The sounds of fall wouldn’t be complete without the chirping of crickets. They go primarily unheard until late summer and fall, but their familiar chirps are everywhere from then on. Why then? It’s mating season, and the chirps are from males calling to females. They produce their sounds by rubbing their upper wings against their lower ones.
Female crickets can be easily identified by their long ovipositor (egg-laying organ), which projects from the rear of their abdomen. You’ll notice two shorter projections coming from there, too. They’re sensory organs called cerci, and both sexes have them. After mating, females deposit their eggs in the soil, where they’ll hatch in the spring. Young crickets look like their parents, except they’re smaller and without wings. They molt several times over the summer as they grow to adult size. Their wings are fully developed by the time they’re adults.
Crickets are nocturnal and omnivorous. They feed on seeds, grains, flowers, leaves, and small fruits, and some species eat meat, such as ladybugs and insect larvae. Their foraging causes no damage to speak of, and they’re harmless to humans. They may bite in self-defense, but when they do, it rarely even breaks the skin.
All crickets are in the order Orthoptera, along with grasshoppers and locusts. You might be most familiar with those in the Gryllus family—field crickets: there are about 900 species around the world, except Antarctica. So-called “true crickets,” about 100 of them inhabit the US. You’ll read about some of them here. Also, about some “crickets” that aren’t actually crickets.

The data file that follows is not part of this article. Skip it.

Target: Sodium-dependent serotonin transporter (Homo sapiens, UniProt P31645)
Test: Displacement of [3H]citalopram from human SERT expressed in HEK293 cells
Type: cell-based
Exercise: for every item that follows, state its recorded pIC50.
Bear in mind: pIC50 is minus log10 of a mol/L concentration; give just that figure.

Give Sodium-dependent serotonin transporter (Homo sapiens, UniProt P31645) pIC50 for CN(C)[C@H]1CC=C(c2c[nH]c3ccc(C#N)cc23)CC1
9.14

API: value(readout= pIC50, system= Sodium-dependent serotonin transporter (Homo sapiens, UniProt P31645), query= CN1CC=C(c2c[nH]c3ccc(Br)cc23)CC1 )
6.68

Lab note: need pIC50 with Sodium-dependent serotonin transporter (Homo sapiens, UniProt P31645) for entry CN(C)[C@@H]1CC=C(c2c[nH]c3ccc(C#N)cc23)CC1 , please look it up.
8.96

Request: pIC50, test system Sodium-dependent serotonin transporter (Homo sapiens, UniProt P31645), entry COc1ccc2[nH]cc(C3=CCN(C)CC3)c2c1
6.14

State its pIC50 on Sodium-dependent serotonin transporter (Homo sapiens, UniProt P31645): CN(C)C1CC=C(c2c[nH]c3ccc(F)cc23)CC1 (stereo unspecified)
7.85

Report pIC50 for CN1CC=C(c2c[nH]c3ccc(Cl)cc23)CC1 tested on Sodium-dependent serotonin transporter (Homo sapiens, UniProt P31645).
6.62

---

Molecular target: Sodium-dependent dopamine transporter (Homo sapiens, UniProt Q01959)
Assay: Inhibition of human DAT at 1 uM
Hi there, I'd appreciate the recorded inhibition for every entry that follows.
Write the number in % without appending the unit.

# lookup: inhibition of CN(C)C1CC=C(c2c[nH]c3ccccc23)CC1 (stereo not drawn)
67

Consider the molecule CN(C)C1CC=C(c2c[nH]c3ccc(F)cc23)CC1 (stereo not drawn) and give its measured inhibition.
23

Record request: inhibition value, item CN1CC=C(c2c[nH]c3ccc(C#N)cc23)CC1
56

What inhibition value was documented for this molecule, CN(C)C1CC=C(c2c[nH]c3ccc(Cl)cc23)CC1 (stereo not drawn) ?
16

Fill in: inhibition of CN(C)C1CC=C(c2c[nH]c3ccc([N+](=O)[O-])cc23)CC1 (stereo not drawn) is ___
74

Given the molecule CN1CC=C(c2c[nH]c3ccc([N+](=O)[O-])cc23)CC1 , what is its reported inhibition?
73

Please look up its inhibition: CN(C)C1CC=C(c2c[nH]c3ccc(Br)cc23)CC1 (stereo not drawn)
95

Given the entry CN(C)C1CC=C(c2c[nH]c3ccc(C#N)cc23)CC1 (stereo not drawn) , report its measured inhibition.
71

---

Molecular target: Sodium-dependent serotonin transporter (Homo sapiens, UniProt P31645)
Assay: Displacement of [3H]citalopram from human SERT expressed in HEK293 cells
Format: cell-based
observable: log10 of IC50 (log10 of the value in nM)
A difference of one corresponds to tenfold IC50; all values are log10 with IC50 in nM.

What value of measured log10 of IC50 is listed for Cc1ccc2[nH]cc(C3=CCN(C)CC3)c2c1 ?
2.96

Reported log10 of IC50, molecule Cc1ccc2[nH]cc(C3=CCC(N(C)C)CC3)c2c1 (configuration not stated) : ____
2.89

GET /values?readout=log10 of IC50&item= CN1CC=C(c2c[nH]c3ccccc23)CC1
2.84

House Crickets inhabit the eastern half of the US. Despite their name, they’re found predominantly outdoors. Like Field Crickets, they’re attracted to light. They’re thought to be native to southeastern Asia.
SNOWY TREE CRICKET
This is another species of cricket you probably know very well by sound, even if you can’t give a name to it. And you might not ever see one because they blend into their environment very well. Their songs evoke summer through and through. Males begin singing at dusk from July into October. They can produce an amazingly loud sound and often synchronize into an even-louder chorus. There are 80 tree cricket species worldwide—found everywhere except Antarctica.
Despite their name, Camel Crickets aren’t crickets. They belong to the family Rhaphidophoridae and number about 1,100 species in the world. It’s a mystery how they do it, but they manage to find their way into houses quite a lot. They seek out cool, damp, and dark areas, so they’re often found in basements. They get their name from their camel-like humped back. Unlike true crickets, they don’t produce sounds.
The Mormon Cricket (Anabrus simplex) isn’t a cricket but rather a shield-backed katydid. They’re in the order Orthoptera, the same as crickets, but belong to the family Tettigoniidae. Their name comes from their invasion of the first Mormon settlement in Utah in 1848.
There are 6,400 katydid species around the world, except Antarctica. Many are quite small, but some species grow up to 5.1 inches long (130 mm). Males produce their songs in the same fashion as field crickets and Snowy Tree Crickets by rubbing their legs together (called stridulation).
Listen to the buzzing sound of a Mormon Cricket